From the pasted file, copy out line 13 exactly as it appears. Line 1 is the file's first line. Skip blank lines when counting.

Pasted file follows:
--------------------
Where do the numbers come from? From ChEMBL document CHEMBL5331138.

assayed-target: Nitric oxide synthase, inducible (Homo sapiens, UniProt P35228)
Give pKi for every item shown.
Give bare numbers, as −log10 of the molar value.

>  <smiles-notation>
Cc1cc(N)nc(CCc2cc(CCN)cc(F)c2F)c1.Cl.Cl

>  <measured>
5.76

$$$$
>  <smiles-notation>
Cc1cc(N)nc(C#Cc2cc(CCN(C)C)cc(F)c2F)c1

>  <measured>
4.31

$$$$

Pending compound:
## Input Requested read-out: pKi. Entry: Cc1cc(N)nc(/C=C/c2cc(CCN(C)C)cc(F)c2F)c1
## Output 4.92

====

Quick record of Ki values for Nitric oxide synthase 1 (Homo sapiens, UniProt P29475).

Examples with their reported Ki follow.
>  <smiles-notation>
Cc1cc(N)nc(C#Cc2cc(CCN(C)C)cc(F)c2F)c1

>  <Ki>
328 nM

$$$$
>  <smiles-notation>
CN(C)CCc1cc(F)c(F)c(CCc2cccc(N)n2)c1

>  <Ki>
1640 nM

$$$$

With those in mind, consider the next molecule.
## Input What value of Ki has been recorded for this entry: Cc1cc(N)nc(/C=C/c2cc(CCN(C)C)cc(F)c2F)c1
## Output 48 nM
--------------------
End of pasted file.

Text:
4.31